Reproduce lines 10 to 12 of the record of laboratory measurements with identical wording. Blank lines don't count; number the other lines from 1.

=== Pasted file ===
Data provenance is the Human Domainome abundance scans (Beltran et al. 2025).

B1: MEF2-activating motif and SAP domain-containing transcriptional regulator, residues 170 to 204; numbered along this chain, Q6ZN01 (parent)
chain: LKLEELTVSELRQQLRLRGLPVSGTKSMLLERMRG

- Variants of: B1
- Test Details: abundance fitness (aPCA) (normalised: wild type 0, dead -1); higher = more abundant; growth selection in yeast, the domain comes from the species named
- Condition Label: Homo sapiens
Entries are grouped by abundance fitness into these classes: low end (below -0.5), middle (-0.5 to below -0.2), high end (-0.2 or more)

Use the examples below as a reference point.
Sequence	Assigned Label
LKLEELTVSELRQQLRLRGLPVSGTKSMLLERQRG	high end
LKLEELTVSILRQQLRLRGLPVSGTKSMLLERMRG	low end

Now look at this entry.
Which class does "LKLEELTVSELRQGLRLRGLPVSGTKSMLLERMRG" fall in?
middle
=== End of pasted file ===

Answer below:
LKLEELTVSELRQQLRLRGLPVSGTKSMLLERQRG	high end
LKLEELTVSILRQQLRLRGLPVSGTKSMLLERMRG	low end

Now look at this entry.